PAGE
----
I think this concept goes more to the heart of what the population expects from government in general. We have seen with both global warming and now COVID-19 that Australians are happy to accept seemingly unlimited nanny-ing – that they will indiscriminately believe anything told to them by the media and bureaucracy, particularly if there is a little bit of fear mongering involved. Because they don’t really care what the truth is, as long as politics doesn’t disturb their own lives too much.
    So in that sense, in which Australians have invested their blind faith and future prospects in the ‘system’, we are getting exactly the type of governance we deserve.

  • Guido Negraszus says:

    A viewer wrote to Alan Jones the other day: “This virus is so deadly that you must get tested in order to know whether you are infected!”

  • ianl says:


    Disagree, of course.
    I watched Taiwan’s Deputy Director of Health on an open Zoom conference addressing just those questions from an Aus representative. They have excellent contact tracing and strict quarantine of positive cases. That is all.
    They closed only the karaoke bars for 2 weeks. Again, that was all.
    About 24 million packed on a small island (300 km x 150 km) is supposed to be more dangerous for mass infection than 25 million spread over much larger areas. So, how does Confucian culture overcome that ?
    Calling the comparison ridiculous is a furphy.
    If you’d suggested that the tribal concept of States in Aus contributes to the incessant arm waving in all directions, I’d agree.
    Oh, and he (the Deputy Director) gently implied that face masks had the purpose of a placebo to assuage mass panic – people “feel” safer.

  • Doubting Thomas says:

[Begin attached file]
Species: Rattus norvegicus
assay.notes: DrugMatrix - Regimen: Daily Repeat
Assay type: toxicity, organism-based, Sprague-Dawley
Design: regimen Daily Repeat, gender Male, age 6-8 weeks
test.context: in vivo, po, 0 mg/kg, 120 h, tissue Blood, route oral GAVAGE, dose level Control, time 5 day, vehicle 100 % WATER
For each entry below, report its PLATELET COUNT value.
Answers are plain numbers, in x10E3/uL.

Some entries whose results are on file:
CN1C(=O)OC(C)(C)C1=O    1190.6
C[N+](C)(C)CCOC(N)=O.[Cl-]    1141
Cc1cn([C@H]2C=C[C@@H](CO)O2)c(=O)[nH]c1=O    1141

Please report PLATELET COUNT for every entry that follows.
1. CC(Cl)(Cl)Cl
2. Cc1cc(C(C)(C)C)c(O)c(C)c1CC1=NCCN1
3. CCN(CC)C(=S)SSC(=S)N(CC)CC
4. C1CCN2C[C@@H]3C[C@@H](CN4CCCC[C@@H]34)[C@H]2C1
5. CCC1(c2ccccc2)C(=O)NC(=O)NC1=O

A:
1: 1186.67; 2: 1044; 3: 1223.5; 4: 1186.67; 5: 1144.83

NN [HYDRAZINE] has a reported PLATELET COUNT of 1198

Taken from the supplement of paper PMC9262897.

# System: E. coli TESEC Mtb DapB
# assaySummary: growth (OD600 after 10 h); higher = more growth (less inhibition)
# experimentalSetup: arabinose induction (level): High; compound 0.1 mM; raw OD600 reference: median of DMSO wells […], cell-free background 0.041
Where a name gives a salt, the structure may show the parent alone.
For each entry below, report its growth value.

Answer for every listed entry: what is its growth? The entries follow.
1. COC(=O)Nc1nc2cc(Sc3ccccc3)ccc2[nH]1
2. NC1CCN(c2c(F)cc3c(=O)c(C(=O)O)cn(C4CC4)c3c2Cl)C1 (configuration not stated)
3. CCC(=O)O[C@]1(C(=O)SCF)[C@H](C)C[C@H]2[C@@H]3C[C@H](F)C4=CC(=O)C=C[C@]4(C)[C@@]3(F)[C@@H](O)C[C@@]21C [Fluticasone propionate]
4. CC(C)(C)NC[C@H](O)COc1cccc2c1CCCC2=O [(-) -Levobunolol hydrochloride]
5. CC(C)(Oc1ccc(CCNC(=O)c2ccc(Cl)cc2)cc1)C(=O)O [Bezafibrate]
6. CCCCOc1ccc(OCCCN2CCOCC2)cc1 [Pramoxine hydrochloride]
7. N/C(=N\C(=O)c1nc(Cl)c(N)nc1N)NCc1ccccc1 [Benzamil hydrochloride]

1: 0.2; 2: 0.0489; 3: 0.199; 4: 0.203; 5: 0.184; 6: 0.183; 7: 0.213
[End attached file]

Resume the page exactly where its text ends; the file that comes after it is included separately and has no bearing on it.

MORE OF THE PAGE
ianl, OK. It just seems counterintuitive.

    I’ve had the need to pay three-monthly visits to the haematology section of Canberra hospital. On my most recent visit a week or so ago, we arrived all face-masked and hand-sanitised only to find that we were the only people wearing face masks. The staff told us they were an unnecessary waste of time.

  • Alistair says:

    After watching the Victorian Health guru on the TV the other night there seems to be another question that needs to be asked – How many people are dying OF Corona virus and how many are dying WITH corona virus? He seemed to be admitting that they were lumping the two together. To what extent is this affecting the death rates?

  • ianl says:


    Surgical masks – N95 spec – are tested to a mesh size of 300 nm. Means that particles below 300 nm are not blocked in or out.

    The C-19 particles (and coronoviruses in general) are measured in the range of 15 nm – 100 nm. At the very best, 3x too small to be captured by the best available surgical masks, in or out. The N95’s purpose is to prevent bacterial infections from invading the surgical wounds as bacteria are very much larger.